Blayne Barber soaring high
Blayne Barber had two goals.
He didn’t want to pass out. He didn’t want to have to dip into that canister of barf bags by his seat, either.
“The people that (do these) throw up pretty regularly,” Barber explains. “So they have everything situated right there for you.”
Turns out, he’s got a strong stomach. And Barber accomplished both goals that day in September when he went flying with the Blue Angels, the U.S. Navy’s acrobatic flight demonstration team.
“It’s something I will never forget,” he says.
Barber has always been interested in flying. His grandfather, Joe Shearer, served 27 years in the U.S. Air Force and Naval Reserve, retiring in 1975 as an E9 Master Sergeant. He enjoyed building and flying remote control airplanes, and Barber learned to love it, too.
“I grew up being fascinated by airplanes and fighter planes,” he says. “I’ve seen the Thunderbirds (the Air Force’s demonstration squad) in person multiple times growing up and I think it’s just kind of something like, man that would be so cool to do.
“I don’t really know if I actually thought I would ever get the chance. So to do that was definitely a dream fulfilled.”
And as an added bonus, Shearer was on hand at the Naval Air Station in Pensacola, Florida, to see his grandson take off.
“He never had the opportunity to fly in a fighter jet because he was more in civil engineering and kind of did stuff on the ground moreso,” Barber says. “so he was living vicariously through me a little bit.”
Barber found out he was going to be able to go up in a VIP flight about two weeks before it happened. He admits he was pretty stressed in the days leading up to the one-in-a-lifetime experience. He was anxious and didn’t sleep well.
“I knew it was going to be really intense but I didn’t know what to expect,” Barber says. “So I can definitely say I was nervous.”
The pre-flight briefing probably wasn’t all that reassuring, either. The F/A-18 Hornet that he would be flying in was, after all, an active military aircraft that was about to all but defy gravity with Barber strapped into the back seat.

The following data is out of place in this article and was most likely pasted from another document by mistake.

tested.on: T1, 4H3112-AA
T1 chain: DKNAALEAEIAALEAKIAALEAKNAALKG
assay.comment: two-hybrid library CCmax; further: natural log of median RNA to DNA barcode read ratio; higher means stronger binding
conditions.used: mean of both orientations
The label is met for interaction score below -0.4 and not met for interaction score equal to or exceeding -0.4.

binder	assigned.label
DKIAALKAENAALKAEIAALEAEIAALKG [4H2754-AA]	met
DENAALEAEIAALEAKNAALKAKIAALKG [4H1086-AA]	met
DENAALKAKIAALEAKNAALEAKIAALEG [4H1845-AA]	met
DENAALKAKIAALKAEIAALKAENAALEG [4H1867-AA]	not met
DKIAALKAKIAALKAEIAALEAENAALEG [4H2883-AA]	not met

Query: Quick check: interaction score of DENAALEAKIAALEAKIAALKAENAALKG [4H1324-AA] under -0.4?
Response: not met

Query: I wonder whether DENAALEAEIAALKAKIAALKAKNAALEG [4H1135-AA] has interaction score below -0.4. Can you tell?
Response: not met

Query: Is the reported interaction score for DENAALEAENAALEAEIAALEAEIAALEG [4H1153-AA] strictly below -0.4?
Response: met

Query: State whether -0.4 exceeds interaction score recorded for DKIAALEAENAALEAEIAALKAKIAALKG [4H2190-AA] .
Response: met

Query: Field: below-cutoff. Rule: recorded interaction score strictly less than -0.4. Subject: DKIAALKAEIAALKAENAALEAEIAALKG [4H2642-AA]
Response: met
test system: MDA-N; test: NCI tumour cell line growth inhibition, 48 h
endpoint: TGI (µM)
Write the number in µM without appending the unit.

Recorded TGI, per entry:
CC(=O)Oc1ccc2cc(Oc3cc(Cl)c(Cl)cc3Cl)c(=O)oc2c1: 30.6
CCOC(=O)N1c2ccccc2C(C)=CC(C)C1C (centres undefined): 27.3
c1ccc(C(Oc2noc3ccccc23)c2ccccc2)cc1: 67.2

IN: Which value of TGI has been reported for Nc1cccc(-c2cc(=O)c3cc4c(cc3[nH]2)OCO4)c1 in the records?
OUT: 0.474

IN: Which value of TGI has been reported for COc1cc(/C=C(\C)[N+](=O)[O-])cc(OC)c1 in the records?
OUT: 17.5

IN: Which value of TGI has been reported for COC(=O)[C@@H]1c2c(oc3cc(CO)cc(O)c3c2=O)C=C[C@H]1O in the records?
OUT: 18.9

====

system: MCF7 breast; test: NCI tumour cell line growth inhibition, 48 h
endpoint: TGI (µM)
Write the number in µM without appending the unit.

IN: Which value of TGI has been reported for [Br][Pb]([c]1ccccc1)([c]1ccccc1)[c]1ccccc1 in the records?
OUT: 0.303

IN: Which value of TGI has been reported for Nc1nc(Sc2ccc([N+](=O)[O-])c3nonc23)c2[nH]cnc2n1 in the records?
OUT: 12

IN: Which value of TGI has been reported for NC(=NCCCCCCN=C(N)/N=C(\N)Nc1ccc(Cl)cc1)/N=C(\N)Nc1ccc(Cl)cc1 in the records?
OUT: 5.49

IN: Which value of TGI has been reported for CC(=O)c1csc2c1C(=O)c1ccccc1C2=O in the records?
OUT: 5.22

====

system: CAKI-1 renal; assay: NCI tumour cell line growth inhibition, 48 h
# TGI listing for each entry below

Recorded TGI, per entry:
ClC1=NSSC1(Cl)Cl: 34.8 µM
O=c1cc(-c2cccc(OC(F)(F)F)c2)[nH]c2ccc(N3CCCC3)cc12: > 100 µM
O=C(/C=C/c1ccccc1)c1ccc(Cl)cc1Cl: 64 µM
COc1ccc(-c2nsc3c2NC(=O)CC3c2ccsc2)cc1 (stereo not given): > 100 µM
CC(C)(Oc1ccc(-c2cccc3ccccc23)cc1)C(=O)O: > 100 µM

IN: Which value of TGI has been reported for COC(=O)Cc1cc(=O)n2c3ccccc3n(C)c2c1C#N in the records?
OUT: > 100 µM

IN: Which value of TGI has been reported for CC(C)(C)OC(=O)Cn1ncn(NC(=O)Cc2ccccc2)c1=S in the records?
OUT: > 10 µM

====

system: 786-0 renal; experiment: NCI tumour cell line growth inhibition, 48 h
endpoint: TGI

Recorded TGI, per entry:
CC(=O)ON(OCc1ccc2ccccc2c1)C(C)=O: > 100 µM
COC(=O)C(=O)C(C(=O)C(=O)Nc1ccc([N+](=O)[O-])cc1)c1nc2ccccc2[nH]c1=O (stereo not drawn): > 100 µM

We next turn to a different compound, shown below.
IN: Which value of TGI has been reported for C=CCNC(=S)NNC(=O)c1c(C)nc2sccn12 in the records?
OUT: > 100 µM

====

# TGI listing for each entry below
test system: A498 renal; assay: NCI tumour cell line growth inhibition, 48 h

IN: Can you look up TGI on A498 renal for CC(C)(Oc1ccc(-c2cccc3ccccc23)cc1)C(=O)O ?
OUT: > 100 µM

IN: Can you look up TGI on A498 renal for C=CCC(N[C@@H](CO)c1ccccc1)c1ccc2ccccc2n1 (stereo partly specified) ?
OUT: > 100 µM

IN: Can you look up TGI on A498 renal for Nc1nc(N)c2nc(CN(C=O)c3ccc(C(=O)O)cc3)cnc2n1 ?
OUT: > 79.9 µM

“You go through what happens in the event the jet goes down and your ejection seat deploys and your parachute goes out,” Barber recalls. “And here are probably three or four different gauges that if you click them something bad’s going to happen — and they are right there around me in the back seat.”
Once he got up in the air, though, Barber was hooked. He didn’t flinch when the plane flew upside down. Ditto for when it pulled up and headed straight into the air. The full loops and barrel and aileron rolls were icing on the cake.
“It was just very physically intense.” Barber says. “… I never had too much motion sickness problems so I wasn’t super concerned about throwing up. But obviously, I’ve never been twirled around in the air at 10,000 feet. So, I didn’t know what to expect on that front.
“Just the G forces and the force that is exerts on your body is the most intense thing. When we got done, I just felt like I had worked out. It’s very taxing.”
The jet cruised at between 400-500 miles an hour. At one point, the plane even broke the sound barrier, which means it was flying in excess of 767 mph.
“That was pretty cool,” Barber says.
Throughout the flight, the pilot was in constant communication with Barber, making him feel comfortable about what was about to happen and explaining maneuver the plane was about to attempt. And let’s face it, Barber wouldn’t have been up there if he wasn’t keen on the experience.
“He was like, are you ready to do this and I’d say, yes,” Barber says.
“… He wasn’t going to go up there and just try to make me miserable which I appreciated.
“He was explaining avionics and different things that were probably above my head but it made me feel like I was understanding everything that was happening more. It was neat that he kept me engaged.”
Barber says he would go on another flight in a “heartbeat” although he’s not sure that fun is the right word to describe the experience. “If you’re OK with an adrenaline rush and some crazy movement, then, yes (it is),” Barber says.
The sheer power of the jet was almost overwhelming at times.
“When you’re flying on a commercial airline you can only move so fast because it’s so heavy and there are so many people,” Barber says. “So just to feel that much intensity and to be able to change direction or change speed so quickly was really cool.”
And what about the next time he steps into plane to head to a PGA TOUR stop? Will flying with the Blue Angels make the jaunt to places like San Diego or Phoenix or San Antonio seem like a breeze?
“It will probably just make it boring,” Barber says.